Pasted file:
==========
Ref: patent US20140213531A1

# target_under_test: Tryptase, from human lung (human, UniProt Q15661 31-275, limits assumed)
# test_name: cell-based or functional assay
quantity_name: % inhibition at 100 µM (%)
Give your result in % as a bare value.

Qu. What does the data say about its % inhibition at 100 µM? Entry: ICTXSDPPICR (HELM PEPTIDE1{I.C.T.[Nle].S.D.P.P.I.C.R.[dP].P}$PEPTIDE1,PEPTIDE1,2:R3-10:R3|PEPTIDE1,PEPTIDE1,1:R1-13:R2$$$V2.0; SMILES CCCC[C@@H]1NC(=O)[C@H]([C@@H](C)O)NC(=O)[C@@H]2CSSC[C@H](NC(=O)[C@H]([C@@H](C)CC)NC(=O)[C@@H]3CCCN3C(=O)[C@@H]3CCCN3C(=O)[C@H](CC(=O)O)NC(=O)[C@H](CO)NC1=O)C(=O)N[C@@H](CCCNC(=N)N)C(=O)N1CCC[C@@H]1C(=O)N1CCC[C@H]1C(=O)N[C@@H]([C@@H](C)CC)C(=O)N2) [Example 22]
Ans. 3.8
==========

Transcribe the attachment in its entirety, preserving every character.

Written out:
Ref: patent US20140213531A1

# target_under_test: Tryptase, from human lung (human, UniProt Q15661 31-275, limits assumed)
# test_name: cell-based or functional assay
quantity_name: % inhibition at 100 µM (%)
Give your result in % as a bare value.

Qu. What does the data say about its % inhibition at 100 µM? Entry: ICTXSDPPICR (HELM PEPTIDE1{I.C.T.[Nle].S.D.P.P.I.C.R.[dP].P}$PEPTIDE1,PEPTIDE1,2:R3-10:R3|PEPTIDE1,PEPTIDE1,1:R1-13:R2$$$V2.0; SMILES CCCC[C@@H]1NC(=O)[C@H]([C@@H](C)O)NC(=O)[C@@H]2CSSC[C@H](NC(=O)[C@H]([C@@H](C)CC)NC(=O)[C@@H]3CCCN3C(=O)[C@@H]3CCCN3C(=O)[C@H](CC(=O)O)NC(=O)[C@H](CO)NC1=O)C(=O)N[C@@H](CCCNC(=N)N)C(=O)N1CCC[C@@H]1C(=O)N1CCC[C@H]1C(=O)N[C@@H]([C@@H](C)CC)C(=O)N2) [Example 22]
Ans. 3.8